An ethic of care: A study of its presence or absence in the lives of Jesuit secondary students
This exploratory study examined the presence or absence of an ethic of care in three Jesuit secondary schools. Each school represented a different Jesuit Province, a different history, a different student profile, and a different set of socioeconomic characteristics. The research questions lent themselves to qualitative methodology. At the three participating schools, this researcher investigated the President, each of whom was a member of the Society of Jesus. The three Principals, each of whom was a layman, were also interviewed, as were members of each faculty. The researcher formally interviewed 20 students, and informally interviewed many more students at each of the schools. Extensive document analysis took place prior to, during, and after the on-site research was conducted. Coupled with these 2 sources of data was in-depth participant observation. Through a process of triangulation, the interpretation of the data was confirmed. The research resulted in the emergence of 5 dominant themes reflecting students' experiences of feeling cared for in Jesuit secondary schools, and 5 dominant themes reflecting students' experiences of not feeling cared for in Jesuit secondary schools. Students felt cared for in the following ways: (a) by a caring faculty, (b) through opportunities for spiritual development, (c) through acceptance of diversity, (d) through a strong academic foundation, and (e) through an inclusive extracurricular program. Students identified 5 areas in which they did not feel cared or cared for in a less-than-consistent manner. These areas included: (a) abusive language spoken and tolerated; (b) treatment of homosexual students and issues revolving around sexual orientation; (c) lack of awareness of, and care for, students having a difficult time “fitting in”; (d) uninvolved faculty; and (e) the perception of a spirit of elitism. The findings underscored the importance of presenting and fostering the specifically Ignatian mandate of cura personalis, that is, care for each person. The students' voices indicated that this was especially true in relationship to faculty members. The impact of teachers' styles of interacting, both positively and negatively, with students was a constant theme discussed during formal and informal interviews. Other aspects of the secondary school experience were cited as examples of the presence of an ethic of care, but none of these aspects received the depth of importance that was given to expressions of care from faculty members. The findings also highlighted the students' ability to identify those experiences that have not been characterized by an ethic of care. These were areas within the Jesuit secondary school experience that call for the attention of every member of the community, the development of strategies that will foster a lived experience of an ethic of care, and a commitment on the part of every member of each Jesuit secondary school community to model an ethic of care.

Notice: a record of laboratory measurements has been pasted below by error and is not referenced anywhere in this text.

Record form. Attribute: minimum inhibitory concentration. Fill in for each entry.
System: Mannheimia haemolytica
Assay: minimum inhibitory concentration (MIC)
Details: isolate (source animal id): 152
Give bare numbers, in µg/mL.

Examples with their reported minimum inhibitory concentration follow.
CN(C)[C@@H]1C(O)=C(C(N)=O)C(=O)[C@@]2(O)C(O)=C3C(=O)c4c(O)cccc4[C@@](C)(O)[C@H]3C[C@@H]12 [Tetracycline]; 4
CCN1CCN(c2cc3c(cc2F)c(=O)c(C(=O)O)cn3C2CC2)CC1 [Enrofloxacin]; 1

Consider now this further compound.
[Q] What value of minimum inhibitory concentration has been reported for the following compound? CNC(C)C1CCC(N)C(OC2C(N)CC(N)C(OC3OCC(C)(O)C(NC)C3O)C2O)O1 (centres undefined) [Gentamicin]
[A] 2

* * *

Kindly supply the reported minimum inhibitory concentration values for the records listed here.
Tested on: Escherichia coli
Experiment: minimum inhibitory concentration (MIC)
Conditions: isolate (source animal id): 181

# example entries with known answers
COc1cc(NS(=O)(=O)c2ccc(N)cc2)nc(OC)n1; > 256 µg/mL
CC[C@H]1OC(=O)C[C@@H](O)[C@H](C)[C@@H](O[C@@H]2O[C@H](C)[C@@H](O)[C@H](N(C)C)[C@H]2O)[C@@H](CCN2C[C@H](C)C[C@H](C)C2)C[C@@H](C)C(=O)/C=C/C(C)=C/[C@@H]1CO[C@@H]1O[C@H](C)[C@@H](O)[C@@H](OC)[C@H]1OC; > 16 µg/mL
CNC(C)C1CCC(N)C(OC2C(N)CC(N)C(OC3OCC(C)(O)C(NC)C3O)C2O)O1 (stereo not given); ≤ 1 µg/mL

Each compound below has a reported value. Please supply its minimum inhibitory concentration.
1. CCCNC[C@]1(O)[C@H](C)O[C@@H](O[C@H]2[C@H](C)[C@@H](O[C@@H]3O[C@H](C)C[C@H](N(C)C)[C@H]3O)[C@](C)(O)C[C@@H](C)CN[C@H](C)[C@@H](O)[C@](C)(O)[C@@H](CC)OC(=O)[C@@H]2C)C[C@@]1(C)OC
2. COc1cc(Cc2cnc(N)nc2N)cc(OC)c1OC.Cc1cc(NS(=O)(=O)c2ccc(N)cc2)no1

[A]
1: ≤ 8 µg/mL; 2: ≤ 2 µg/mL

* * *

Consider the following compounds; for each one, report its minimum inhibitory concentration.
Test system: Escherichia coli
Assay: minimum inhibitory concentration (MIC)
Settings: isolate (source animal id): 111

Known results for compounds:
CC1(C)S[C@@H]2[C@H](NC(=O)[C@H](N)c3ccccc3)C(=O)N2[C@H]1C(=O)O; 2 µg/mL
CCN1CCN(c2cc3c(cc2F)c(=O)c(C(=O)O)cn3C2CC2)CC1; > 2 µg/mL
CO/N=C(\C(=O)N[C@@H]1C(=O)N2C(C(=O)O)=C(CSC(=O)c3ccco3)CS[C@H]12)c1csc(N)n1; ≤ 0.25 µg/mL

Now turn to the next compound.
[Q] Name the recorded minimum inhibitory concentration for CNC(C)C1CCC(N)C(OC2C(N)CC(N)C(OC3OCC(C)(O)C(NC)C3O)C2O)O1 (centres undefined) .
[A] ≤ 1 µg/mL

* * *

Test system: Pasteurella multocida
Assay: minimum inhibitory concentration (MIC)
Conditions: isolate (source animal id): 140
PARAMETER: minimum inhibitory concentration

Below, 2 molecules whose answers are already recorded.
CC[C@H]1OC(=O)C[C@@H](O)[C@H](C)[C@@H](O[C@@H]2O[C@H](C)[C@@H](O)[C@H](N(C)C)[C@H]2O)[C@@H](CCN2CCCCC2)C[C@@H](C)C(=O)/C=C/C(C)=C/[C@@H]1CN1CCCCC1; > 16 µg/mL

Conway, Marianne Elizabeth, "An ethic of care: A study of its presence or absence in the lives of Jesuit secondary students" (2002). ETD Collection for Fordham University. AAI3056136.